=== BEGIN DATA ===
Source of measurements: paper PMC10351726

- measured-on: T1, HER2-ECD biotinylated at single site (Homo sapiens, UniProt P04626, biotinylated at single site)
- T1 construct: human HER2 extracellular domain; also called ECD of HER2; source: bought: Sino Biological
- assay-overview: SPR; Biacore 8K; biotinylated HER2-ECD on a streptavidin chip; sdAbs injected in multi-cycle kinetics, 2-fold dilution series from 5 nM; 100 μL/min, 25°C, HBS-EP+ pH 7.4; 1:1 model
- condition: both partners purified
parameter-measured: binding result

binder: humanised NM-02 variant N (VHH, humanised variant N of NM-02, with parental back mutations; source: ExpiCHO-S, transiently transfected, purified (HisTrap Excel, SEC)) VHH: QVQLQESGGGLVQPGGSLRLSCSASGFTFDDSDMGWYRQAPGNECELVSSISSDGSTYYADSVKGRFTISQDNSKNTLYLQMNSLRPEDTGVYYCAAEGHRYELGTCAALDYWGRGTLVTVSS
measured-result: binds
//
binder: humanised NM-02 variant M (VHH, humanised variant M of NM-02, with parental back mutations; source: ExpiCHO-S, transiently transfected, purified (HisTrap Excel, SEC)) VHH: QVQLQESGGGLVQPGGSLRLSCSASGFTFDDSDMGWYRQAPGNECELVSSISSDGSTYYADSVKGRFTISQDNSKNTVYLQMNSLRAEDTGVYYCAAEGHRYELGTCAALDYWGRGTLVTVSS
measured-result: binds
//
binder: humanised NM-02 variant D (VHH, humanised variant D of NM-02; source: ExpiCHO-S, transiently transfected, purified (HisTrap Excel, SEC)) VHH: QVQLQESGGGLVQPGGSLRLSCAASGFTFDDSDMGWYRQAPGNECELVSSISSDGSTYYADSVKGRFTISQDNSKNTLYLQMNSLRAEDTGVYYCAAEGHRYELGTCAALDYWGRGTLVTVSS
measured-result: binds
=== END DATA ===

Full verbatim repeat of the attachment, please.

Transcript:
Source of measurements: paper PMC10351726

- measured-on: T1, HER2-ECD biotinylated at single site (Homo sapiens, UniProt P04626, biotinylated at single site)
- T1 construct: human HER2 extracellular domain; also called ECD of HER2; source: bought: Sino Biological
- assay-overview: SPR; Biacore 8K; biotinylated HER2-ECD on a streptavidin chip; sdAbs injected in multi-cycle kinetics, 2-fold dilution series from 5 nM; 100 μL/min, 25°C, HBS-EP+ pH 7.4; 1:1 model
- condition: both partners purified
parameter-measured: binding result

binder: humanised NM-02 variant N (VHH, humanised variant N of NM-02, with parental back mutations; source: ExpiCHO-S, transiently transfected, purified (HisTrap Excel, SEC)) VHH: QVQLQESGGGLVQPGGSLRLSCSASGFTFDDSDMGWYRQAPGNECELVSSISSDGSTYYADSVKGRFTISQDNSKNTLYLQMNSLRPEDTGVYYCAAEGHRYELGTCAALDYWGRGTLVTVSS
measured-result: binds
//
binder: humanised NM-02 variant M (VHH, humanised variant M of NM-02, with parental back mutations; source: ExpiCHO-S, transiently transfected, purified (HisTrap Excel, SEC)) VHH: QVQLQESGGGLVQPGGSLRLSCSASGFTFDDSDMGWYRQAPGNECELVSSISSDGSTYYADSVKGRFTISQDNSKNTVYLQMNSLRAEDTGVYYCAAEGHRYELGTCAALDYWGRGTLVTVSS
measured-result: binds
//
binder: humanised NM-02 variant D (VHH, humanised variant D of NM-02; source: ExpiCHO-S, transiently transfected, purified (HisTrap Excel, SEC)) VHH: QVQLQESGGGLVQPGGSLRLSCAASGFTFDDSDMGWYRQAPGNECELVSSISSDGSTYYADSVKGRFTISQDNSKNTLYLQMNSLRAEDTGVYYCAAEGHRYELGTCAALDYWGRGTLVTVSS
measured-result: binds